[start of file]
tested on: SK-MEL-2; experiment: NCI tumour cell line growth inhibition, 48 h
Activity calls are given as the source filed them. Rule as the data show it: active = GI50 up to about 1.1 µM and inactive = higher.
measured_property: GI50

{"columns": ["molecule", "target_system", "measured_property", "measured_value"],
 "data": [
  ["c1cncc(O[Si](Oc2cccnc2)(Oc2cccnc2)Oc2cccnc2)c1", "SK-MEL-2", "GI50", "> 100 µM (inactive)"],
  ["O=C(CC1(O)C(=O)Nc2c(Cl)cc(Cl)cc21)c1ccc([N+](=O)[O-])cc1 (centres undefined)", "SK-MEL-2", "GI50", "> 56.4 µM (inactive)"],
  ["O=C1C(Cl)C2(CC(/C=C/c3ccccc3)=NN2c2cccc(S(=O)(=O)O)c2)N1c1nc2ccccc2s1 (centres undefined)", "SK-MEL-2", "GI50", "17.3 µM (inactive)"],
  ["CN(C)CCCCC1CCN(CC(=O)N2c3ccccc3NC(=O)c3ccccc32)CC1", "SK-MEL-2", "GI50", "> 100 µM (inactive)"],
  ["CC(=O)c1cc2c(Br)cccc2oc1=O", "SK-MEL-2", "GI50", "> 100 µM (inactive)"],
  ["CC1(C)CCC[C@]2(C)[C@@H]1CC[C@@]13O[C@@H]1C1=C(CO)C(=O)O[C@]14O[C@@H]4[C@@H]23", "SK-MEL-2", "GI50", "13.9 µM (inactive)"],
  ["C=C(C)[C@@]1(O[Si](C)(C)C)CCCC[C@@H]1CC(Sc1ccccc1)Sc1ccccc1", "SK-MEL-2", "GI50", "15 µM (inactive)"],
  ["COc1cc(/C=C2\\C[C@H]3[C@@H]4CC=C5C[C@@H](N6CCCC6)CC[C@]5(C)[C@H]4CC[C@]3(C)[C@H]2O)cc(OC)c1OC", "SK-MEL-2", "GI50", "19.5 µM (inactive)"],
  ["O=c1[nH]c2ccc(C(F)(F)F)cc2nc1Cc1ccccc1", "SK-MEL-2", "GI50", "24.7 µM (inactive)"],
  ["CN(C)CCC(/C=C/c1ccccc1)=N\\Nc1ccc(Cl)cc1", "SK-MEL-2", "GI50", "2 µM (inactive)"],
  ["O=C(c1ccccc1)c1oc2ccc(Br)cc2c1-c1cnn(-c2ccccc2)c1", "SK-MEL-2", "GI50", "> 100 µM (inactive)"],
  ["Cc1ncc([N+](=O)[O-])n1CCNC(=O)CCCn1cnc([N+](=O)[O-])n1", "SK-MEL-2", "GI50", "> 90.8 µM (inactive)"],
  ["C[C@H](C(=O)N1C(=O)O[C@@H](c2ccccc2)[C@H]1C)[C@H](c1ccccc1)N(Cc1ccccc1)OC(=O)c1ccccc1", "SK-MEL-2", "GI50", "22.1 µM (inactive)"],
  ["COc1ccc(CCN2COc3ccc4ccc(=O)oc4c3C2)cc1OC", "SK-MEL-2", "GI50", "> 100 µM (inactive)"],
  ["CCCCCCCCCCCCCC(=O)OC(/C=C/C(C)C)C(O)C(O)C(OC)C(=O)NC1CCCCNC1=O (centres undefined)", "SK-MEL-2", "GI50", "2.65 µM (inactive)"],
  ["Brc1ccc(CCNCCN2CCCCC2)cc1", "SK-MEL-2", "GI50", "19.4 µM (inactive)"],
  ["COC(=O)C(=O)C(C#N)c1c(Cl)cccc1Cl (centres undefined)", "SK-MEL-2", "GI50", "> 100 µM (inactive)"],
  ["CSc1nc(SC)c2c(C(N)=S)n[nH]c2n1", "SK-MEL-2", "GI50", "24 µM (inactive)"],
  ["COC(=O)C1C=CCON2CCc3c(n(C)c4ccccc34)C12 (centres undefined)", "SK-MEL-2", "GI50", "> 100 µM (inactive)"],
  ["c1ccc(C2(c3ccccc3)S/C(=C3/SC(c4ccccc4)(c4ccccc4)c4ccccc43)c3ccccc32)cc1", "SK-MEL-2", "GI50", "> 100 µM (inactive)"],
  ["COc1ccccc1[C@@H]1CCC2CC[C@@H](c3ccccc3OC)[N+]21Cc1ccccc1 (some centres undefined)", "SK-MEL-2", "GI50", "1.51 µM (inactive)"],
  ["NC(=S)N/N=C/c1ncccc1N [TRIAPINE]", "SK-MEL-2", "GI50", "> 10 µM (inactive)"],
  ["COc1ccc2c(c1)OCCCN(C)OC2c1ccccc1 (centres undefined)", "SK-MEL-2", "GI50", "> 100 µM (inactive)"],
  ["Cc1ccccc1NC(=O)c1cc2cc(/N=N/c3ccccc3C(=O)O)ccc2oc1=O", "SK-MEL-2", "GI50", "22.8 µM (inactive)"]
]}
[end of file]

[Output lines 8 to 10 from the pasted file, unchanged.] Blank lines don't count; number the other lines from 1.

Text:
  ["O=C1C(Cl)C2(CC(/C=C/c3ccccc3)=NN2c2cccc(S(=O)(=O)O)c2)N1c1nc2ccccc2s1 (centres undefined)", "SK-MEL-2", "GI50", "17.3 µM (inactive)"],
  ["CN(C)CCCCC1CCN(CC(=O)N2c3ccccc3NC(=O)c3ccccc32)CC1", "SK-MEL-2", "GI50", "> 100 µM (inactive)"],
  ["CC(=O)c1cc2c(Br)cccc2oc1=O", "SK-MEL-2", "GI50", "> 100 µM (inactive)"],